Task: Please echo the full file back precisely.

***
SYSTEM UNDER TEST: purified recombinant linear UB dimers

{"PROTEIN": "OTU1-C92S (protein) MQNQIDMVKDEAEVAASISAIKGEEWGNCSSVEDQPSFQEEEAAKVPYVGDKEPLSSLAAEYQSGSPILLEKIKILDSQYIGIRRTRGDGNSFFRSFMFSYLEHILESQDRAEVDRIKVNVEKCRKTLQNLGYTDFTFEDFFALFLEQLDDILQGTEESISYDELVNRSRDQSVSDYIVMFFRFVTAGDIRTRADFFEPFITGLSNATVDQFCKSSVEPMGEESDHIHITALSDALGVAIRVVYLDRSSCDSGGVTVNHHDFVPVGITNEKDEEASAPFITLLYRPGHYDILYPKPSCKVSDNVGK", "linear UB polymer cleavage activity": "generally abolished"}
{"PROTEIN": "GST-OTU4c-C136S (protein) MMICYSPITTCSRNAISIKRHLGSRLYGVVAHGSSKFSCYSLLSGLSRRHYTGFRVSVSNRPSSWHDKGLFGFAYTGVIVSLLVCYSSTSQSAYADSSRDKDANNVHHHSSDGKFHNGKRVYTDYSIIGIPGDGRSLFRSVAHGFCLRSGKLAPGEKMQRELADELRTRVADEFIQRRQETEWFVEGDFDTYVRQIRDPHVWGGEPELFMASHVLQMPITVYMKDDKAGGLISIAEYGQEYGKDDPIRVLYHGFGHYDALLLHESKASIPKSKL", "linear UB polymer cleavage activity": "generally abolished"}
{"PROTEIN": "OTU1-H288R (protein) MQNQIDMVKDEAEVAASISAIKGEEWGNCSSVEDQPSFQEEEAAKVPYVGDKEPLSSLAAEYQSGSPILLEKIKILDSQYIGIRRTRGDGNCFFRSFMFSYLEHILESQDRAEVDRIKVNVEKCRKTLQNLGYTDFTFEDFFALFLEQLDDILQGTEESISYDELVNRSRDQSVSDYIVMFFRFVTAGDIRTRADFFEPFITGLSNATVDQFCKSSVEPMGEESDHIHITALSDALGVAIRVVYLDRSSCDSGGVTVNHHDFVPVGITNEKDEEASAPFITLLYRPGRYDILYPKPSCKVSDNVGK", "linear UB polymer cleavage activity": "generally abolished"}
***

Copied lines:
SYSTEM UNDER TEST: purified recombinant linear UB dimers

{"PROTEIN": "OTU1-C92S (protein) MQNQIDMVKDEAEVAASISAIKGEEWGNCSSVEDQPSFQEEEAAKVPYVGDKEPLSSLAAEYQSGSPILLEKIKILDSQYIGIRRTRGDGNSFFRSFMFSYLEHILESQDRAEVDRIKVNVEKCRKTLQNLGYTDFTFEDFFALFLEQLDDILQGTEESISYDELVNRSRDQSVSDYIVMFFRFVTAGDIRTRADFFEPFITGLSNATVDQFCKSSVEPMGEESDHIHITALSDALGVAIRVVYLDRSSCDSGGVTVNHHDFVPVGITNEKDEEASAPFITLLYRPGHYDILYPKPSCKVSDNVGK", "linear UB polymer cleavage activity": "generally abolished"}
{"PROTEIN": "GST-OTU4c-C136S (protein) MMICYSPITTCSRNAISIKRHLGSRLYGVVAHGSSKFSCYSLLSGLSRRHYTGFRVSVSNRPSSWHDKGLFGFAYTGVIVSLLVCYSSTSQSAYADSSRDKDANNVHHHSSDGKFHNGKRVYTDYSIIGIPGDGRSLFRSVAHGFCLRSGKLAPGEKMQRELADELRTRVADEFIQRRQETEWFVEGDFDTYVRQIRDPHVWGGEPELFMASHVLQMPITVYMKDDKAGGLISIAEYGQEYGKDDPIRVLYHGFGHYDALLLHESKASIPKSKL", "linear UB polymer cleavage activity": "generally abolished"}
{"PROTEIN": "OTU1-H288R (protein) MQNQIDMVKDEAEVAASISAIKGEEWGNCSSVEDQPSFQEEEAAKVPYVGDKEPLSSLAAEYQSGSPILLEKIKILDSQYIGIRRTRGDGNCFFRSFMFSYLEHILESQDRAEVDRIKVNVEKCRKTLQNLGYTDFTFEDFFALFLEQLDDILQGTEESISYDELVNRSRDQSVSDYIVMFFRFVTAGDIRTRADFFEPFITGLSNATVDQFCKSSVEPMGEESDHIHITALSDALGVAIRVVYLDRSSCDSGGVTVNHHDFVPVGITNEKDEEASAPFITLLYRPGRYDILYPKPSCKVSDNVGK", "linear UB polymer cleavage activity": "generally abolished"}